Selected examples by historic California artists


James McCray (1912-1993)

Flotation, 1945


 Egg tempera on board, 16 x 20 in.


“Northern California, the land of little abstraction, did claim one Geometric Abstractionist in the 1940s – James McCray.  With a master’s degree from Berkeley and graduate work at the Barnes Foundation in Pennsylvania (1937-39), McCray was well versed in modern aesthetics.  By the mid 1940s, while teaching at the California School of Fine Arts in San Francisco, he developed a unique geometric style.  In many ways Flotation of 1945 is reminiscent of Mondrian’s work.  And, indeed Mondrian may have been its inspiration, since the Dutchman spent World War II in New York, where he updated his rigidly rectangular black-and-white paintings with ‘tesserae’ of bright colors.  McCray’s innovation is that he balances large, plain-colored rectangles with others that are textured or patterned with tiny grids.  And, while he generally adheres to Mondrian’s conventions of pure horizontals and verticals, he occasionally dares to insert diagonals and acute angles.  McCray regarded his arrangements as visual stimulation devoid of recognizable imagery.  His goal is precise visual organization of time and space.  McCray’s style is completely different from anything produced around him in the Bay Area at the time.  In the 1950s, while he succumbed to the vogue for painterly expression, as exemplified by Abstract Expressionism, he returned in the mid 1960s to the format that gave him the most personal satisfaction – abstract design.  The later works, however, have more of the feel of the then popular Post-Painterly Geometric Abstraction.” (from California Art: 450 Years, pp. 399-400.)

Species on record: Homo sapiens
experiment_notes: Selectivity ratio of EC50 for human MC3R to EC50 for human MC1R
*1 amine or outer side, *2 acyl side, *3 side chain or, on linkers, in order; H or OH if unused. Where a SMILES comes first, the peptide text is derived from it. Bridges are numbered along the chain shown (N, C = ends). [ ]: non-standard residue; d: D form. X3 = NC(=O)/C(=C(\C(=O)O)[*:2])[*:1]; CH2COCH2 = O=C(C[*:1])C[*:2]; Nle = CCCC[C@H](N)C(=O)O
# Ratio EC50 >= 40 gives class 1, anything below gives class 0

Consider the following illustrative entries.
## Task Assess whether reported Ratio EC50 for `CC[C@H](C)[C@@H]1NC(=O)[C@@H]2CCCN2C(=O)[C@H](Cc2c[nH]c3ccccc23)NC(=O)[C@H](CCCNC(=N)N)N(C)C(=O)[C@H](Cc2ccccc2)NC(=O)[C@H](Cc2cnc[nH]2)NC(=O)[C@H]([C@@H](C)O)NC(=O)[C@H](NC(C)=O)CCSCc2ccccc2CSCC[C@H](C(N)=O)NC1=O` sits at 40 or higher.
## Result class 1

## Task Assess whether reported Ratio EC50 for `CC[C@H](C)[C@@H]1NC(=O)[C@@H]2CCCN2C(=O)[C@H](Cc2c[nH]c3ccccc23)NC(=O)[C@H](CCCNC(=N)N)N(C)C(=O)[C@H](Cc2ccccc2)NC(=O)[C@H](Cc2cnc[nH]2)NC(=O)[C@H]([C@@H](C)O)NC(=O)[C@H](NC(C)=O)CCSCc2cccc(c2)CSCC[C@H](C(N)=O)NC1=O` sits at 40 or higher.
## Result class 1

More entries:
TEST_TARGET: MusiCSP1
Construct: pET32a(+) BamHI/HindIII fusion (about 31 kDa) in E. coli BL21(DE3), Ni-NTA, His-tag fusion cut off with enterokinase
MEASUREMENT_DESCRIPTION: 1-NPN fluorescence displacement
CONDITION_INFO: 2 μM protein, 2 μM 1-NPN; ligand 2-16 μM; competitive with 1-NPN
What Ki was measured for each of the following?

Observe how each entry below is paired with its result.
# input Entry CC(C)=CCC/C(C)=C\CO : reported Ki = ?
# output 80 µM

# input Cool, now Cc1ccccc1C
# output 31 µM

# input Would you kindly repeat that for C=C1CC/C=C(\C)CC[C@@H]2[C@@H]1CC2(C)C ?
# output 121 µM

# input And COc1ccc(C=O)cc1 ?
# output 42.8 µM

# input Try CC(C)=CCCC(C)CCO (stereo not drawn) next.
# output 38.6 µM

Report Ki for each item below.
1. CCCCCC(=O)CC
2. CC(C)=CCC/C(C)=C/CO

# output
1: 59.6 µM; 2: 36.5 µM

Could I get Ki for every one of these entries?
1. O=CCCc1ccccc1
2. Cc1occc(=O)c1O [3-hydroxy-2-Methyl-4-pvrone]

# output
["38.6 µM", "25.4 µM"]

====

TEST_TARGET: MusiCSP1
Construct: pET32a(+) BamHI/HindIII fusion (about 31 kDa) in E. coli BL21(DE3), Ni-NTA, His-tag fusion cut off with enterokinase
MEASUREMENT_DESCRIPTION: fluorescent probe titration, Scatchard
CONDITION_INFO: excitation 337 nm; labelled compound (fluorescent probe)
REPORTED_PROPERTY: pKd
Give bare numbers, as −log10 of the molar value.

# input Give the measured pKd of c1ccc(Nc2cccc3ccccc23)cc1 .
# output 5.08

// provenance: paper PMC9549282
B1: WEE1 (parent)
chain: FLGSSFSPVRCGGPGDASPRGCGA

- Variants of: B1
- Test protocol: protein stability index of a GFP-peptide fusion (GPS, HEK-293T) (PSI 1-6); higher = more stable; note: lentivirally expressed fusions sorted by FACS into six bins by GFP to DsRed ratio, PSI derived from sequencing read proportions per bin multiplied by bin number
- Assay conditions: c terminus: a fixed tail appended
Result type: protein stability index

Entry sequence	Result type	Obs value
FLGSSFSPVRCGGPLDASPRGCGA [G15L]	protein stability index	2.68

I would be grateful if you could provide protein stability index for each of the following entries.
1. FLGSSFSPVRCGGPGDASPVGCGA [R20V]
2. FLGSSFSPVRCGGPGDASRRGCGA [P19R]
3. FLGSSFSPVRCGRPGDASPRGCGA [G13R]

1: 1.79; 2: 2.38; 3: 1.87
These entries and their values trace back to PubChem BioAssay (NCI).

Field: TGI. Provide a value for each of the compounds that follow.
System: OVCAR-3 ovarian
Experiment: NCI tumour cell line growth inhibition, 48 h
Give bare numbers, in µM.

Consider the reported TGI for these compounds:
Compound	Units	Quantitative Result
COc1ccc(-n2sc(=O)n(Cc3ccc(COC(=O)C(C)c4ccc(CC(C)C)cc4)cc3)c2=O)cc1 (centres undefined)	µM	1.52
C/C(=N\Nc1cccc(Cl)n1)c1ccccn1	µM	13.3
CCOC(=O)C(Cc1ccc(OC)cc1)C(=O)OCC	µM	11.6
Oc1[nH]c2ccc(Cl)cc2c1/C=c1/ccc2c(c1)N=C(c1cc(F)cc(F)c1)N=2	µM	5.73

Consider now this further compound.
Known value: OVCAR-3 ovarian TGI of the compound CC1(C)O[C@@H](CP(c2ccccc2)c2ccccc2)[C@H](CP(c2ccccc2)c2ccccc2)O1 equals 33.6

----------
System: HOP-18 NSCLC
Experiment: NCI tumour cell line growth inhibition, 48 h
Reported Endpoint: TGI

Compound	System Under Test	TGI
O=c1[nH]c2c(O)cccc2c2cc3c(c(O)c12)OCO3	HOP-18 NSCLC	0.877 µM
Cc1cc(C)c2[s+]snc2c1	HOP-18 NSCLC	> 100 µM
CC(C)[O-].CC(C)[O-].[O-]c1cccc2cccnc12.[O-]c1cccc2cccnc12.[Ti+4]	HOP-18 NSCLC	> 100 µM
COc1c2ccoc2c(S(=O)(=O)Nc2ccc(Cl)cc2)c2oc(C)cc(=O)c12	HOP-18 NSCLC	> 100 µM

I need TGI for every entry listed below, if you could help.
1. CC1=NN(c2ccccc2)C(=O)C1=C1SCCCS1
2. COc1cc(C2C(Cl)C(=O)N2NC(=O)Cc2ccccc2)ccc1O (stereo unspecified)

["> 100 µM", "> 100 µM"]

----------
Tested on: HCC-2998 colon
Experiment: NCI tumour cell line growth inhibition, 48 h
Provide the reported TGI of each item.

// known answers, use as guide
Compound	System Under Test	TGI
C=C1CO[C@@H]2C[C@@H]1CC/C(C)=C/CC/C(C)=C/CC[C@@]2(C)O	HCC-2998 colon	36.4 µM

Provenance: Arroyo Galleries, Pasadena; Jan Holloway Fine Art, San Francisco, c. February 1997, who had it directly from Mrs. McCray; exhibited and reproduced in catalogue: Painting and Sculpture: The San Francisco Art Association, Berkeley: University of California Press, 1952, no. 51; reproduced in color Nancy Moure, California Art: 450 Years of Painting & Other Media, Los Angeles: Dustin Publications, 1998, p. 400.


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